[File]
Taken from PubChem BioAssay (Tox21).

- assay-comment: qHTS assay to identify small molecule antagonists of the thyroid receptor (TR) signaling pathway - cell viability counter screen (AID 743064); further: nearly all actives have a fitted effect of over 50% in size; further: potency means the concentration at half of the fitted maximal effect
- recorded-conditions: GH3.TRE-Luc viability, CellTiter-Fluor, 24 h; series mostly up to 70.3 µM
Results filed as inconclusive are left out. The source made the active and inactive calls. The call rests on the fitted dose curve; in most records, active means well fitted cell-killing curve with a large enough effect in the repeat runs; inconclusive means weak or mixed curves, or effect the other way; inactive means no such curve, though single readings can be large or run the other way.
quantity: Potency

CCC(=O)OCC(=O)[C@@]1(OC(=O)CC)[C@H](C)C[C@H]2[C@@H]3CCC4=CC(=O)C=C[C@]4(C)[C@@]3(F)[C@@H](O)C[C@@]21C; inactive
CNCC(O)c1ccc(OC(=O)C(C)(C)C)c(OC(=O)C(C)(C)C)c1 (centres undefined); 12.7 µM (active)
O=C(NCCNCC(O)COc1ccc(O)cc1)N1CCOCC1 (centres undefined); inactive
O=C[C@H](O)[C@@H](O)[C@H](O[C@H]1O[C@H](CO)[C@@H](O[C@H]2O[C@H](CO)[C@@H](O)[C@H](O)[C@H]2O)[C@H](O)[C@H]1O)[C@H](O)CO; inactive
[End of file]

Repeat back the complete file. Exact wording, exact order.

Taken from PubChem BioAssay (Tox21).

- assay-comment: qHTS assay to identify small molecule antagonists of the thyroid receptor (TR) signaling pathway - cell viability counter screen (AID 743064); further: nearly all actives have a fitted effect of over 50% in size; further: potency means the concentration at half of the fitted maximal effect
- recorded-conditions: GH3.TRE-Luc viability, CellTiter-Fluor, 24 h; series mostly up to 70.3 µM
Results filed as inconclusive are left out. The source made the active and inactive calls. The call rests on the fitted dose curve; in most records, active means well fitted cell-killing curve with a large enough effect in the repeat runs; inconclusive means weak or mixed curves, or effect the other way; inactive means no such curve, though single readings can be large or run the other way.
quantity: Potency

CCC(=O)OCC(=O)[C@@]1(OC(=O)CC)[C@H](C)C[C@H]2[C@@H]3CCC4=CC(=O)C=C[C@]4(C)[C@@]3(F)[C@@H](O)C[C@@]21C; inactive
CNCC(O)c1ccc(OC(=O)C(C)(C)C)c(OC(=O)C(C)(C)C)c1 (centres undefined); 12.7 µM (active)
O=C(NCCNCC(O)COc1ccc(O)cc1)N1CCOCC1 (centres undefined); inactive
O=C[C@H](O)[C@@H](O)[C@H](O[C@H]1O[C@H](CO)[C@@H](O[C@H]2O[C@H](CO)[C@@H](O)[C@H](O)[C@H]2O)[C@H](O)[C@H]1O)[C@H](O)CO; inactive